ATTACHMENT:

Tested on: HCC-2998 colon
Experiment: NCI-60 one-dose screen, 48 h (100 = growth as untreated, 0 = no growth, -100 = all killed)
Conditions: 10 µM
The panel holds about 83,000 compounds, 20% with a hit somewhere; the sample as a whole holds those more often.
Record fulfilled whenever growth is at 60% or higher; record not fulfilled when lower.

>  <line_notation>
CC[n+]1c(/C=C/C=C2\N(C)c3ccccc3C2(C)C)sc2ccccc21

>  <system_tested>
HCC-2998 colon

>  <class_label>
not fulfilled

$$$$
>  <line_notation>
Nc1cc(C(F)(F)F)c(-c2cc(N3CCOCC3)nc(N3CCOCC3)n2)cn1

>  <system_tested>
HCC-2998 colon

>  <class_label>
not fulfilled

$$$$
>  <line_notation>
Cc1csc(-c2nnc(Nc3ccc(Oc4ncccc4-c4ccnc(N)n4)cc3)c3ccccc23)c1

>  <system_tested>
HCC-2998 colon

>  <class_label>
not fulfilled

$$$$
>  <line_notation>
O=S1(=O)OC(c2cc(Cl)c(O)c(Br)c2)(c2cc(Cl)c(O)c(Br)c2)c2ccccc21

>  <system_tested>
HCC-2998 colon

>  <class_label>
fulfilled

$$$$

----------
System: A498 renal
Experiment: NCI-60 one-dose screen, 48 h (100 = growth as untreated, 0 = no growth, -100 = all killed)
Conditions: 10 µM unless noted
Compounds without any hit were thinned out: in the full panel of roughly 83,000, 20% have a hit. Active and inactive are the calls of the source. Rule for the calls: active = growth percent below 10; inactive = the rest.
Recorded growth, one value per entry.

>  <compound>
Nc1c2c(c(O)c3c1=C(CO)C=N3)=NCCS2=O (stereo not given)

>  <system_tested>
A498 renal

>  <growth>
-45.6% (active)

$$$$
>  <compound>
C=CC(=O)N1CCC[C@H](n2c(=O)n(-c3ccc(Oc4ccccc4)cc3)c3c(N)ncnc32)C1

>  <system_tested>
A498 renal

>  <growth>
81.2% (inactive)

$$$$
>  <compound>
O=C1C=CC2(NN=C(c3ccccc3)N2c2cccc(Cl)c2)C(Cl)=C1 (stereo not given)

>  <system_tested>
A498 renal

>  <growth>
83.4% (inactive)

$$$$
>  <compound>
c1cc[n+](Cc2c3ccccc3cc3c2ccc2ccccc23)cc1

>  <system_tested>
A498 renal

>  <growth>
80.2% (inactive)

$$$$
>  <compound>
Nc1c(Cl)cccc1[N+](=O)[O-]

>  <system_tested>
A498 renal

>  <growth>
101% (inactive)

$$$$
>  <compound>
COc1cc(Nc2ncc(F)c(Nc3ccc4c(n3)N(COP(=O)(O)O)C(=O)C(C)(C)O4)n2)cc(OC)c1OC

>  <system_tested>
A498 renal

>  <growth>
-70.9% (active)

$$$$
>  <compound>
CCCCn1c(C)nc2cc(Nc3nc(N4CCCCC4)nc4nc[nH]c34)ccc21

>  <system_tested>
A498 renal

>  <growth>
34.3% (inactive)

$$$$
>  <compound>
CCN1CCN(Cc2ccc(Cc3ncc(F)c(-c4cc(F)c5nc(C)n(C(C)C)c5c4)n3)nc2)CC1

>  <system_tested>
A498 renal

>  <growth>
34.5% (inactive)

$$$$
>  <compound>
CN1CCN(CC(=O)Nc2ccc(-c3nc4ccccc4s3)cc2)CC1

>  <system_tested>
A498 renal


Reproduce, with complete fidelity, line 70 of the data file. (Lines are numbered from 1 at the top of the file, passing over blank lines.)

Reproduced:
>  <system_tested>